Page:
Crew work on a conventional drilling rig at an Encana well near Standard, Alberta, in this file photo.
Photograph by: Stuart Gradon
Buoyed by strong crude prices, drilling for oil and gas in Western Canada hit a five-year high for the season as producers put in motion their winter action plans.
The number of rigs in the ground last week reached an 83 per cent utilization rate, a level for the beginning of January not seen since the heady days of 2006 when service companies were frantically trying to capture high natural gas and oil prices.
"Basically any rig that is capable of drilling is drilling right now," analyst Kevin Lo, with FirstEnergy Capital Corp. said. "All of it's very healthy for the oil-and-gas industry. And of course, the majority of the wells are still levered towards oil."
Crude oil closed at $99.25 US per barrel in New York Friday, off its Jan. 4 high of $103.22 but high enough to support activity in the oilpatch.
The first quarter of the year traditionally is the busiest for drilling and service companies, noted Nancy Malone, vice-president of operations for the Canadian Association of Oilwell Drilling Contractors.
"January is prime time for working and with some cold weather coming in next week, it's going to keep on going," Malone said. Association members such as Precision Drilling, are confident strong oil prices will support the level of activity into 2012, Malone said. The unknown part of the equation is the timing of the spring breakup and how long it will take for road bans on heavy equipment to be lifted.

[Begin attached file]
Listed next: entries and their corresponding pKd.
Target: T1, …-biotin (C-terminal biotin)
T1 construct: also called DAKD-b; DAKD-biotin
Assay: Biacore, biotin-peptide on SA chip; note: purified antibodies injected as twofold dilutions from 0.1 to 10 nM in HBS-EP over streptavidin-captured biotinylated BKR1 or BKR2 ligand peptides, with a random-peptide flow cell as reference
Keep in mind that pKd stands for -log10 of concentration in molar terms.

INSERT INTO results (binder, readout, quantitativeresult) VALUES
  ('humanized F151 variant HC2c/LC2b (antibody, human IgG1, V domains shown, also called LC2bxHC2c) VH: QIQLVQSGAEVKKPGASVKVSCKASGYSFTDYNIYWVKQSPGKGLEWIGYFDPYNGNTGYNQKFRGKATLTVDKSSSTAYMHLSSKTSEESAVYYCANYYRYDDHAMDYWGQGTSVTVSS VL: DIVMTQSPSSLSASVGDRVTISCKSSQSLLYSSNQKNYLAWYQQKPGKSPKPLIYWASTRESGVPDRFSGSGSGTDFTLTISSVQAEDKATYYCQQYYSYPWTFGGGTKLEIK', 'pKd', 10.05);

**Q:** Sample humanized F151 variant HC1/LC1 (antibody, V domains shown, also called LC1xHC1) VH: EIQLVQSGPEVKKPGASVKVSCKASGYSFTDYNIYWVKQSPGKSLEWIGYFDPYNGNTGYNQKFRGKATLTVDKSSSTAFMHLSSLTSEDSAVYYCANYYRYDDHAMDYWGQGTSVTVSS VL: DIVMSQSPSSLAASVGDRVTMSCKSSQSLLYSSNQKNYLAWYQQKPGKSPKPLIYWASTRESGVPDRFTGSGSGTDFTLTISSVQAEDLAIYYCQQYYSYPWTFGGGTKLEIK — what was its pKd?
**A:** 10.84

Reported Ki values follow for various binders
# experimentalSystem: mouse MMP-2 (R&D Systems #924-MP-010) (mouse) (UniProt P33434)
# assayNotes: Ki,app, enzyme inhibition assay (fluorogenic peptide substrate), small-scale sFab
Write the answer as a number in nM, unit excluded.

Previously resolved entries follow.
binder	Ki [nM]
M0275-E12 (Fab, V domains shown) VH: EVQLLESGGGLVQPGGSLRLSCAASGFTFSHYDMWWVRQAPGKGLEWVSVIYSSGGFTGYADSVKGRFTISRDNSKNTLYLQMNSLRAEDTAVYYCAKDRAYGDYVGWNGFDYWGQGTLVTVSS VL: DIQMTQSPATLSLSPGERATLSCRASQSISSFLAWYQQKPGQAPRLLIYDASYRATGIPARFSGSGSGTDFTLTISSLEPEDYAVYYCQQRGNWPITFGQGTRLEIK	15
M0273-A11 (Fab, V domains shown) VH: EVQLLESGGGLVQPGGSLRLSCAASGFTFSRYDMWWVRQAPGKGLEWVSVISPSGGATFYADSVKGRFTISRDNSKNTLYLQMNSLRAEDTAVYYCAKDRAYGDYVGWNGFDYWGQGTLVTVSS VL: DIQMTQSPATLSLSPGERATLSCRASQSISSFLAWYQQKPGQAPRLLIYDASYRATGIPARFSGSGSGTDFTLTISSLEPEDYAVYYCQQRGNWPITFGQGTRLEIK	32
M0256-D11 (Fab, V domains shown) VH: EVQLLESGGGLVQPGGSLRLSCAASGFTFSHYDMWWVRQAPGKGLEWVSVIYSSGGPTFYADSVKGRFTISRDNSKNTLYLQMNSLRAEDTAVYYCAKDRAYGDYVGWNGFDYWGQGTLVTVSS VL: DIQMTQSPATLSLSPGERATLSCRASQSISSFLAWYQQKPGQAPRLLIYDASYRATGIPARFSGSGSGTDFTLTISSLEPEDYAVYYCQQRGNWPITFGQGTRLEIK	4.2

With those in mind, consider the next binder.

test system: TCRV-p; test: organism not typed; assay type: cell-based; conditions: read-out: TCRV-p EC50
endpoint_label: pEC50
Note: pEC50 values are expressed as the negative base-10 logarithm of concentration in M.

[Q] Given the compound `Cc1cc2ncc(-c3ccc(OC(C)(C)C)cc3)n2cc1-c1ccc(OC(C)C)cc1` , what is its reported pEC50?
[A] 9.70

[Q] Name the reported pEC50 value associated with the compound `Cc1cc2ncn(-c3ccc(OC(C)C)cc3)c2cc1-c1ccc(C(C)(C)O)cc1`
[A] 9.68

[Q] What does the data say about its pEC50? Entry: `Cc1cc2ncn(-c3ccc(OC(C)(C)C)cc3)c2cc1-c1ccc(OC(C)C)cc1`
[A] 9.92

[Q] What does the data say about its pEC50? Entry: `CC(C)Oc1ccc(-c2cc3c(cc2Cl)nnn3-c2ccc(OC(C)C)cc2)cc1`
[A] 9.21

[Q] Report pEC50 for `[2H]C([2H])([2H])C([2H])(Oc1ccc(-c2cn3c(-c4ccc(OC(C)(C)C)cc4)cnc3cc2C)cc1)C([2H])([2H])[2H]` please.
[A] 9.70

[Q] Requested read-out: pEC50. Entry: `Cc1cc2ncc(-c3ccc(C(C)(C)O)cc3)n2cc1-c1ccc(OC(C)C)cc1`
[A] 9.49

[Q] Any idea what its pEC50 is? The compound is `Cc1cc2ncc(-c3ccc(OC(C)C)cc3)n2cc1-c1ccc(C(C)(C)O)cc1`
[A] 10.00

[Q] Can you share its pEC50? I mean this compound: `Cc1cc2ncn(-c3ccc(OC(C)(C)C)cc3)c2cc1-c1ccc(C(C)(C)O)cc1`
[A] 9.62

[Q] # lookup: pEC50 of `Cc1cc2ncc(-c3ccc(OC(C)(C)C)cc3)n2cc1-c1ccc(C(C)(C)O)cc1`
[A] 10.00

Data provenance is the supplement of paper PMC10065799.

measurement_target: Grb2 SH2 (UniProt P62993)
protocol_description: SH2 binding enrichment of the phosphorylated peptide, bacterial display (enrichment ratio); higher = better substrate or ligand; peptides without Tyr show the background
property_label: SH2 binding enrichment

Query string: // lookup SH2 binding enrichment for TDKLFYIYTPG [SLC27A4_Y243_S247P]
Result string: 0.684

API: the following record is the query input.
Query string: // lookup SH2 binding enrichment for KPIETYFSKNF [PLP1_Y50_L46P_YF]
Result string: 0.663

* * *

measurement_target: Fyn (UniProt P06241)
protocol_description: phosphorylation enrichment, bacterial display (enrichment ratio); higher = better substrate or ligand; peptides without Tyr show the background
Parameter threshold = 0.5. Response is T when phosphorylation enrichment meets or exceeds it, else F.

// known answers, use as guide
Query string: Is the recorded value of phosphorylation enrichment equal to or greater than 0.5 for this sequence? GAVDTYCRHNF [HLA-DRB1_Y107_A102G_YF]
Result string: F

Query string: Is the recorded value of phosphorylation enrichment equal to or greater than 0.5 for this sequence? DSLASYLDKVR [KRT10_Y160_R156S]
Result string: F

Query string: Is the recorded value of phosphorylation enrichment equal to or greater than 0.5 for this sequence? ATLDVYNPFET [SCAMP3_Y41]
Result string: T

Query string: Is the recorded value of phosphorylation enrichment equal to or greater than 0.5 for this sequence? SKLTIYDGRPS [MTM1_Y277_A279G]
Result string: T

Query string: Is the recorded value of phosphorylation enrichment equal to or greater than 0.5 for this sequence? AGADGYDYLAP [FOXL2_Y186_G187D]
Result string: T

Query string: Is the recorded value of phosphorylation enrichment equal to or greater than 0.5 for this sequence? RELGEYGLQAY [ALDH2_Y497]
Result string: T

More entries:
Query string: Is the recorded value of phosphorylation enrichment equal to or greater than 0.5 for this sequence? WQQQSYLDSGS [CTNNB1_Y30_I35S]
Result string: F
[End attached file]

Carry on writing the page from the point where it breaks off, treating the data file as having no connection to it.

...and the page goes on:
Last year, a period of heavy spring rains saw many producers put back their drilling programs by a month or more, making the third quarter of 2011 the busiest on record for many association members, Malone said.
Natural gas prices have been less supportive of drilling. A supply surplus and warmer-than-expected winter failing to draw down inventories has pulled down prices to near 28-month lows, with the re-source settling at $2.623 US per million British thermal units on Friday.
Gas rich in pentane, butane and propane - so-called wet gas - has been receiving a higher premium than its dry peer as it is priced against oil, making the resource attractive to producers, added Lo.
"Even with the meltdown in gas, the hunt for liquids will continue," the analyst said." You might see utilization back off a little bit on the gas side, but it's not going to be material."